VIENNA, Va. — CEL-SCI Corp. and its scientific collaborators announced Feb. 22 that the company's CEL-2000 vaccine demonstrated that it is able to block the progression of rheumatoid arthritis in a mouse model.
The results were published in the scientific peer-reviewed Journal of International Immunopharmacology (online edition) in an article with lead author Dr. Daniel Zimmerman. The study was co-authored by scientists from CEL-SCI, Washington Biotech, Northeastern Ohio Universities Colleges of Medicine and Pharmacy and Boulder BioPath.
CEL-2000, administered after symptoms had started, prevented the further development of arthritic conditions, including joint swelling and deformation, bone and cartilage changes. It was accompanied by serum cytokine alterations during the CEL-2000 treatment period with comparable or better activity than the well-accepted Enbrel therapy. The results were in a statistically significant.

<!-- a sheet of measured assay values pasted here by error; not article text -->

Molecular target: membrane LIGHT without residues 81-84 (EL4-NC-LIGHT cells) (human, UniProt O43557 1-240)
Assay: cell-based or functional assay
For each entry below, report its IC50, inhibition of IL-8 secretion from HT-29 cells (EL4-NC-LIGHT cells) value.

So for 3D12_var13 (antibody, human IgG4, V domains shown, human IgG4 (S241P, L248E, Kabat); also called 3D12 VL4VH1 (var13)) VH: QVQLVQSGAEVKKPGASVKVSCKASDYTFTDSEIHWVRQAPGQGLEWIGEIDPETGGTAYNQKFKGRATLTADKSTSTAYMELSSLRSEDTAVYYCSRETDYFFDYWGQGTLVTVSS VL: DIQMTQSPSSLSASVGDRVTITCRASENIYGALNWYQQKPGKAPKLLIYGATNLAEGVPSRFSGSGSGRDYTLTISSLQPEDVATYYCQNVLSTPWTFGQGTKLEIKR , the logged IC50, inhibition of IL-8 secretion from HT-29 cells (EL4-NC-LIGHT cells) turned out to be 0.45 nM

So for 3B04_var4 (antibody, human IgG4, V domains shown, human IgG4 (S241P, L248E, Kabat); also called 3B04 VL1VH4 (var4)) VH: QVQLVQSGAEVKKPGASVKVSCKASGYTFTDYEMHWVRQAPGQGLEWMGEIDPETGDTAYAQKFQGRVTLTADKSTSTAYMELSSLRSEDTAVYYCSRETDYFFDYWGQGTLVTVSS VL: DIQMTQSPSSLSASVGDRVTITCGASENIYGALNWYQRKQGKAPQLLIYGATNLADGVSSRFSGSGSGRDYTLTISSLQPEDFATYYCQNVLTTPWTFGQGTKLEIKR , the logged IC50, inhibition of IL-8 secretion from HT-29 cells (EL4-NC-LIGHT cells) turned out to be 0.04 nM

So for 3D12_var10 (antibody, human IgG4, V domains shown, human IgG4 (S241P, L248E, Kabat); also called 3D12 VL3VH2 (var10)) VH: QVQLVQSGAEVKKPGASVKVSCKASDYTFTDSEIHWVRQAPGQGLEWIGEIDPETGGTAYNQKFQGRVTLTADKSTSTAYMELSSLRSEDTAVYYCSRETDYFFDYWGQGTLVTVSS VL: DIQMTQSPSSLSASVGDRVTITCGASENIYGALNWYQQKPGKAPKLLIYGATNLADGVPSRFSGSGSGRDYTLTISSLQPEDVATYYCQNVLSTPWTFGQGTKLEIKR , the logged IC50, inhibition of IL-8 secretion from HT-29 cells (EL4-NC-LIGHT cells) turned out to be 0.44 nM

"These experimental results were achieved through a reduction of the inflammatory response that is known to attack the patients' joints,” said Geert Kersten, CEO of CEL-SCI.
The company said its CEL-2000 treatment was deemed safe and well tolerated without any reported adverse effects related to treatment.